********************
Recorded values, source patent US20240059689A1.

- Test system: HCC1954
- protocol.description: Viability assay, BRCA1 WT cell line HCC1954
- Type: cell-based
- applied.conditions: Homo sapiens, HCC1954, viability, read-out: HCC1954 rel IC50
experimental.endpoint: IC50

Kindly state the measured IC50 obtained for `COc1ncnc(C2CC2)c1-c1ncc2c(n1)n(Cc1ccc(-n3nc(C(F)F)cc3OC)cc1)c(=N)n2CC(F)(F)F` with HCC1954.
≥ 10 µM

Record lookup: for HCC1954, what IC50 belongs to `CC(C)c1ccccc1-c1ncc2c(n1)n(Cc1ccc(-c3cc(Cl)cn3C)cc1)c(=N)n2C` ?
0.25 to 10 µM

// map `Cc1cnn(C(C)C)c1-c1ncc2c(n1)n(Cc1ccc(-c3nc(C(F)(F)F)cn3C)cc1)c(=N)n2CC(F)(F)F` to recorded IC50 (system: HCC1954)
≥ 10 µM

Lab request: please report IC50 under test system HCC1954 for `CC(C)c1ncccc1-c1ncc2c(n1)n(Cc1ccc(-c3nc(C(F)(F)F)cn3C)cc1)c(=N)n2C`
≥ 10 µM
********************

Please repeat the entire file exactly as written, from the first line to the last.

Recorded values, source patent US20240059689A1.

- Test system: HCC1954
- protocol.description: Viability assay, BRCA1 WT cell line HCC1954
- Type: cell-based
- applied.conditions: Homo sapiens, HCC1954, viability, read-out: HCC1954 rel IC50
experimental.endpoint: IC50

Kindly state the measured IC50 obtained for `COc1ncnc(C2CC2)c1-c1ncc2c(n1)n(Cc1ccc(-n3nc(C(F)F)cc3OC)cc1)c(=N)n2CC(F)(F)F` with HCC1954.
≥ 10 µM

Record lookup: for HCC1954, what IC50 belongs to `CC(C)c1ccccc1-c1ncc2c(n1)n(Cc1ccc(-c3cc(Cl)cn3C)cc1)c(=N)n2C` ?
0.25 to 10 µM

// map `Cc1cnn(C(C)C)c1-c1ncc2c(n1)n(Cc1ccc(-c3nc(C(F)(F)F)cn3C)cc1)c(=N)n2CC(F)(F)F` to recorded IC50 (system: HCC1954)
≥ 10 µM

Lab request: please report IC50 under test system HCC1954 for `CC(C)c1ncccc1-c1ncc2c(n1)n(Cc1ccc(-c3nc(C(F)(F)F)cn3C)cc1)c(=N)n2C`
≥ 10 µM